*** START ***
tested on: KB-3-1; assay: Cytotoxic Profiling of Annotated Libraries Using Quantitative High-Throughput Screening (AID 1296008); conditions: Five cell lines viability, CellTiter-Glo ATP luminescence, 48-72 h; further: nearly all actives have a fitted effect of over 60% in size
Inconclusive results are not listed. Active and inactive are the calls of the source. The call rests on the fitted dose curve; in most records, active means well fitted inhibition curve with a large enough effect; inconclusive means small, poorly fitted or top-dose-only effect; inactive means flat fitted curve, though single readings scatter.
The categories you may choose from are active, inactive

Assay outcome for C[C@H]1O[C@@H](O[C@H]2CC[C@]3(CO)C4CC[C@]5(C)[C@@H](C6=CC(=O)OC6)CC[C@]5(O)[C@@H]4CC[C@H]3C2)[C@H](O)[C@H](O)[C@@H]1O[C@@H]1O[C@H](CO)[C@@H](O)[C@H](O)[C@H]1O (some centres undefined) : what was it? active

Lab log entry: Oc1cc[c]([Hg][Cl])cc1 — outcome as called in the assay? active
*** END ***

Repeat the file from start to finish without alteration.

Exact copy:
tested on: KB-3-1; assay: Cytotoxic Profiling of Annotated Libraries Using Quantitative High-Throughput Screening (AID 1296008); conditions: Five cell lines viability, CellTiter-Glo ATP luminescence, 48-72 h; further: nearly all actives have a fitted effect of over 60% in size
Inconclusive results are not listed. Active and inactive are the calls of the source. The call rests on the fitted dose curve; in most records, active means well fitted inhibition curve with a large enough effect; inconclusive means small, poorly fitted or top-dose-only effect; inactive means flat fitted curve, though single readings scatter.
The categories you may choose from are active, inactive

Assay outcome for C[C@H]1O[C@@H](O[C@H]2CC[C@]3(CO)C4CC[C@]5(C)[C@@H](C6=CC(=O)OC6)CC[C@]5(O)[C@@H]4CC[C@H]3C2)[C@H](O)[C@H](O)[C@@H]1O[C@@H]1O[C@H](CO)[C@@H](O)[C@H](O)[C@H]1O (some centres undefined) : what was it? active

Lab log entry: Oc1cc[c]([Hg][Cl])cc1 — outcome as called in the assay? active